Korean 'messiah' leaves behind religious and business empire (+video)
The Rev. Moon Sun-myung founded the Unification Church, The Washington Times, and a motor vehicle line in North Korea.
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“He is telling us to challenge us to reach levels that we had not imagined possible in order to find God in our personal life and accomplish great dreams for God and humanity,” says Robin Marsh, secretary-general in London of the Universal Peace Federation, one of the groupings through which Moon spread his teachings. “He invested so many hours and resources in raising, educating, and training us, for which I am very grateful.”Skip to next paragraph
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After founding the Unification Church in Seoul soon after the Korean War ended in 1953, Moon opened congregations in South Korea, spread his teachings to Japan and finally, in 1972, left for the US. There he lectured widely – and even got to see President Richard M. Nixon after calling for Americans to “forgive, love, and unite” during the Watergate scandal.
Moon built a global following even though, as he often boasted, he was imprisoned half a dozen times – first in North Korea, then in South Korea, and finally in the US. Indicted in 1981 for tax evasion, he spent 13 months in the federal penitentiary in Danbury, Conn.
Outreach to North Korea
Among the greatest contradictions of Moon’s career was his passion for reconciliation with North Korea even while he appeared anticommunist in the cold war and a loyal fan of Park Chung-hee, the general who seized power in South Korea in 1961 and ruled until his assassination by his intelligence chief in 1979.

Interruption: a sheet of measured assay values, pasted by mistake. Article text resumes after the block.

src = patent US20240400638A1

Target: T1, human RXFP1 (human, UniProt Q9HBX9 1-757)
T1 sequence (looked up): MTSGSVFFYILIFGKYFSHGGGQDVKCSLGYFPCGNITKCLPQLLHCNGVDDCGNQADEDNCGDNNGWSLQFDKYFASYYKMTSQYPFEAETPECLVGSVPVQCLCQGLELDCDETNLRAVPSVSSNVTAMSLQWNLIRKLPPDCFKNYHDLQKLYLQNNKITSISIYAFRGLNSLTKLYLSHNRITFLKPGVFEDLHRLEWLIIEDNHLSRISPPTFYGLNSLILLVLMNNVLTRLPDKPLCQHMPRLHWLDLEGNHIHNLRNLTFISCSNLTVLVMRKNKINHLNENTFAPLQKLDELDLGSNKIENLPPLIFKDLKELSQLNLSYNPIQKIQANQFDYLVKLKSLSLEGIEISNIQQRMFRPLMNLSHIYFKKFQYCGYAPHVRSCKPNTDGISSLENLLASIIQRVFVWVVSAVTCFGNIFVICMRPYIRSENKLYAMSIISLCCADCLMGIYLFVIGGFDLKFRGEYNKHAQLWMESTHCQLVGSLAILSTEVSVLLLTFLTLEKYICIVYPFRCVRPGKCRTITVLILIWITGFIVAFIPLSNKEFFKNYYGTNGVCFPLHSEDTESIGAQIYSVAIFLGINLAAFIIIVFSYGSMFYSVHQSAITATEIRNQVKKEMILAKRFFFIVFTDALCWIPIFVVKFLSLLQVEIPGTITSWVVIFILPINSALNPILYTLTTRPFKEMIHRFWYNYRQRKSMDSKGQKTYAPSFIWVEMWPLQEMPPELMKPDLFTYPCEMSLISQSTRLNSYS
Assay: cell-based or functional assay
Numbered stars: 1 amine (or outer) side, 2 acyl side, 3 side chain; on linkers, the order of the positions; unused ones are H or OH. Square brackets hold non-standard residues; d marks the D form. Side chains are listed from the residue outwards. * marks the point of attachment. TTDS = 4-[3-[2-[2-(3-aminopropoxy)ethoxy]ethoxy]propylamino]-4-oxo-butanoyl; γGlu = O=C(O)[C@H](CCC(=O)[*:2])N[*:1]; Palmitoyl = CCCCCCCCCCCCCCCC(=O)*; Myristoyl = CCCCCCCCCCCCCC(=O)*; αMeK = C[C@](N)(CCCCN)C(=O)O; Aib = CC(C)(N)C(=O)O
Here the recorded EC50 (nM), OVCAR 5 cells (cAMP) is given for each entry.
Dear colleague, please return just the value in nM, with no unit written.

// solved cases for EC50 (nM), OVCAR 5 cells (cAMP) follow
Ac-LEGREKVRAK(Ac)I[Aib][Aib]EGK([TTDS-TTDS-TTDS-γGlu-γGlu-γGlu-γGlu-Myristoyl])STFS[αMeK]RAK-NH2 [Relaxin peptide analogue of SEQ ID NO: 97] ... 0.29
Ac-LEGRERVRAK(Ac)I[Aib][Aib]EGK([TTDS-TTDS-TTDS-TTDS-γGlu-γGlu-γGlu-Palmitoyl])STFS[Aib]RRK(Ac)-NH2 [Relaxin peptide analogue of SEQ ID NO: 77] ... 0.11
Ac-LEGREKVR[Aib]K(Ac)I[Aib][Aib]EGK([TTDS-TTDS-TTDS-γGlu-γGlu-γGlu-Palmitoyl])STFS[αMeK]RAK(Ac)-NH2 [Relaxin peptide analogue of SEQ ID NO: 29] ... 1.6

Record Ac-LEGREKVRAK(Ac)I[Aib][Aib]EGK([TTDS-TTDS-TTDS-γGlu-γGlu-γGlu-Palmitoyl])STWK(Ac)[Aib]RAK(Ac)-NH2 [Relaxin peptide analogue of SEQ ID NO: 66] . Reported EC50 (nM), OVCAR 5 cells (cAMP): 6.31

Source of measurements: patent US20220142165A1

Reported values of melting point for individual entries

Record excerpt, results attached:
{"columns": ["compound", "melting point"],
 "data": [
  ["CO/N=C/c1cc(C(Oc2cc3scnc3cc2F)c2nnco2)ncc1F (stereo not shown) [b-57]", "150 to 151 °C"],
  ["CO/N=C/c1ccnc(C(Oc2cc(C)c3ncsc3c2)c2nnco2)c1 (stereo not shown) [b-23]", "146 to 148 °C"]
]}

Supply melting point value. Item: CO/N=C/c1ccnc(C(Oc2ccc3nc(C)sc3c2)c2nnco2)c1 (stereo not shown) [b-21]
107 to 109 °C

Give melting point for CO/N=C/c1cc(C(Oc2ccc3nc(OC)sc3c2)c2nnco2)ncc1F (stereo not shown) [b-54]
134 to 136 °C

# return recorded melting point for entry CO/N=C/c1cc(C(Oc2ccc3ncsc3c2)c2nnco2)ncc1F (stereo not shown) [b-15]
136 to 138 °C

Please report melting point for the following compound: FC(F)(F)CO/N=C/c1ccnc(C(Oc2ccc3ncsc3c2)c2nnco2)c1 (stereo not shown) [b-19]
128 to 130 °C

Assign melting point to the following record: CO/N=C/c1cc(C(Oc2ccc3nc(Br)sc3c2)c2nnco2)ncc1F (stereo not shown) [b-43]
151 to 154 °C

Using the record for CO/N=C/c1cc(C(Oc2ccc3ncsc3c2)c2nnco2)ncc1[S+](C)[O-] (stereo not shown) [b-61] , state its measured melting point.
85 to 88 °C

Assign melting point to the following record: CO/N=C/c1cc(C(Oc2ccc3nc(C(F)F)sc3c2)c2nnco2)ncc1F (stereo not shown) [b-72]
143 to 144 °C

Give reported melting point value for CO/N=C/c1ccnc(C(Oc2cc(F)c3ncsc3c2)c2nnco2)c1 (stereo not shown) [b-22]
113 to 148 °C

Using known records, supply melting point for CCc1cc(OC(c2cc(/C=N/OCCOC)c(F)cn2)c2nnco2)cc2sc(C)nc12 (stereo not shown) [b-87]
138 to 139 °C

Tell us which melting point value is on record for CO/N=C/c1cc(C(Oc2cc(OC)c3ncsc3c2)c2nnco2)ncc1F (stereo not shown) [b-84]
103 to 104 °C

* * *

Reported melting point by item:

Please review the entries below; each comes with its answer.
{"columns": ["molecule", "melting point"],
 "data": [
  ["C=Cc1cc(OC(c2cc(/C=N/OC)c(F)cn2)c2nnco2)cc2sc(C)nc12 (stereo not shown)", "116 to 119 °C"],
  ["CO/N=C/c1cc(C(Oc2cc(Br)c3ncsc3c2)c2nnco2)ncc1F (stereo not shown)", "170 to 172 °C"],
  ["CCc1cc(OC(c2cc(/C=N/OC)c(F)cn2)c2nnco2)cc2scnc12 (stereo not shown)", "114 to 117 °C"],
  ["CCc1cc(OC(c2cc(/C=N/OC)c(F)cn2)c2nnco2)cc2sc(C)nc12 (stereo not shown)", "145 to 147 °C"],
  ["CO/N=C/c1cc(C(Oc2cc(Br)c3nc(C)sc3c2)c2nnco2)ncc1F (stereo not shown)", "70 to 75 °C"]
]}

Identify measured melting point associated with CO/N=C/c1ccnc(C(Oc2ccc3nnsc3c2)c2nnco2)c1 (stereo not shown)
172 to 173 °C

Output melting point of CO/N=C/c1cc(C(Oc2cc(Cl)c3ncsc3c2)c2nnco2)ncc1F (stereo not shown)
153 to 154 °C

Looking for business and influence inside the Soviet bloc and also in North Korea, Moon met Soviet leader Mikhail Gorbachev in 1990 and one year later saw the North Korean dictator Kim Il-sung in Pyongyang. He professed “a special relationship” with North Korea while his organization founded a motor vehicle plant for assembling vehicles from Fiat parts and designs in the port city of Nampo. The company, named Pyeongwha, for Peace, Motors, makes sedans for privileged North Koreans.
Moon’s vision extended from commerce to the media. He founded The Washington Times with the aid of a retired South Korean Army officer and diplomat, Pak Bo-hi, who remained one of his right-hand men, as well as daily newspapers in Seoul and Tokyo and magazines in the US, Japan, Korea, and elsewhere.
One of his organizations in 2000 bought the remnants of United Press International, a once great news agency that had fallen on hard times. Among other interests, Moon companies have manufactured small components of military weapons in South Korea.
Moon and his wife probably garnered the most publicity, however, through mass weddings over which they presided as “True Parents of Mankind.” The two saw themselves as empowered by God to join couples in holy matrimony through which their followers would be released from original sin.
Moon officiated as “the King of all Kings” while his wife blessed the women in white gowns, the men in dark suits and mostly red neckties. Venues ranged from Madison Square Garden in 1982 to Seoul’s Chamshil Stadium in 1992.
In the last such ceremony more than two years ago, at a spacious exhibition center near Seoul, 7,000 couples from Korea and 20 other countries said “I do” at “The True Parents’ Cosmic Blessing Ceremony.”
For many, Moon leaves behind a sense of puzzlement mingled with humor about the controversies he inspired and his uncanny way of weathering storms of criticism.
“I would say he got away with it over and over and over and yet over again,” says Tom Coyner, a business consultant in Seoul. “The world will simply be a bit less colorful place with the passing of the Korean messiah.”